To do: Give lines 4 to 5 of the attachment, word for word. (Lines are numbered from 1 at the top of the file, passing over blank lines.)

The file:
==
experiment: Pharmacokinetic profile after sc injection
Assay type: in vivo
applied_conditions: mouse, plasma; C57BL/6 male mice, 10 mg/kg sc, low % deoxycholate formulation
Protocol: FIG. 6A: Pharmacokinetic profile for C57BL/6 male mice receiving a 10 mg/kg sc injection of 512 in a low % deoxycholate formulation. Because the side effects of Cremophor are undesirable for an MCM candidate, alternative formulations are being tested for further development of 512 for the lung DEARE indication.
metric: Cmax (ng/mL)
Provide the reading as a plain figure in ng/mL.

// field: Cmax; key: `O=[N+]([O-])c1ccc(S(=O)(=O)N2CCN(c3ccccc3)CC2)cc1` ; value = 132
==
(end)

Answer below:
Protocol: FIG. 6A: Pharmacokinetic profile for C57BL/6 male mice receiving a 10 mg/kg sc injection of 512 in a low % deoxycholate formulation. Because the side effects of Cremophor are undesirable for an MCM candidate, alternative formulations are being tested for further development of 512 for the lung DEARE indication.
metric: Cmax (ng/mL)